You may know Henry Cavill from starring roles in superhero films like Man of Steel and Batman v Superman: Dawn of Justice, or from British period pieces like The Tudors, I Capture the Castle and Tristan and Isolde. Regardless of where you tend to get your Henry Cavill fix, however, you’ve probably noticed that he happens to be exceptionally attractive. You should probably stop pointing it out, though.
An old video featuring various clips of Cavill looking visibly uncomfortable during awkward interviews in which reporters and co-stars alike blatantly address his good looks has begun making the rounds again, as have calls for us all to stop objectifying this poor, hot man. No, really I mean it. Stop talking about how hot Henry Cavill is. It must be very hard for him to be so objectively handsome.
My general lack of sympathy for the plight of the very attractive aside, Cavill’s crusaders do make a good point. We shouldn’t be objectifying anyone, even very attractive movie stars who probably owe their career, at least in part, to that attractiveness. Admittedly, video footage of reporters asking a female star some of the same questions Cavill has had to endure — like Katie Couric’s inquiry of whether the star ever worries about his good looks “getting in they way of [his] acting” — would probably stoke some justified public outrage, especially amid the ongoing reckoning with media mistreatment of female celebrities in the early 2000s amid the #FreeBritney movement.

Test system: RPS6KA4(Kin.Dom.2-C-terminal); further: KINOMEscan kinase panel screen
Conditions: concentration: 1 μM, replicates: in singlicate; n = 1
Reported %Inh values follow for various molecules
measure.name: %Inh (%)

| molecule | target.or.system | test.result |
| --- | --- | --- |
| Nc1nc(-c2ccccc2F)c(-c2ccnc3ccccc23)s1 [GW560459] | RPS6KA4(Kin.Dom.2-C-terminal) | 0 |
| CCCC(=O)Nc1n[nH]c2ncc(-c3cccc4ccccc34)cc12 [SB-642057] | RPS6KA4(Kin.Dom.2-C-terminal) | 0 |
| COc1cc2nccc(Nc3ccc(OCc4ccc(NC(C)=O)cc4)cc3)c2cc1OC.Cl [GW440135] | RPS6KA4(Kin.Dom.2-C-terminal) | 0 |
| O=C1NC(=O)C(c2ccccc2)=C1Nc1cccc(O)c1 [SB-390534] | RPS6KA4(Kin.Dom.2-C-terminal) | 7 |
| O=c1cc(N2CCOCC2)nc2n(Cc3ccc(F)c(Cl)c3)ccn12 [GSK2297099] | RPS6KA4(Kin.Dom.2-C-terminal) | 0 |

Then again, while there are valid arguments to be made against the objectification of beauty and those who possess it, one might also argue that physical attractiveness is a privilege, not unlike whiteness, thinness, maleness or wealth. In this way, attempts to expose the grave injustice hot people face due to their hotness can read a bit like claims of “reverse-racism” against white people, which is not a thing, because white people have not endured the same kind of historic marginalization and injustice as people of color. Likewise, being hot is not a marginalized identity. Whether one wants to acknowledge it or not, conforming to Western beauty ideals is a source of privilege, one that often comes with various socioeconomic benefits. Does this mean that Henry Cavill owes his career success entirely to his effortlessly coiffed hair, Greek-god-like body and face that looks like it was carved out of marble by a Renaissance master? Of course not. He’s also a great actor. That said, having a perfect jawline probably hasn’t hurt his career, okay?
Regardless, if we accept that the objectification of women is wrong, then that standard should probably apply to men too. Henry Cavill is more than just a sexy piece of meat, so please stop talking about how sexy this very sexy man is. No, really. Stop it right now.
Thanks for reading InsideHook. Sign up for our daily newsletter and be in the know.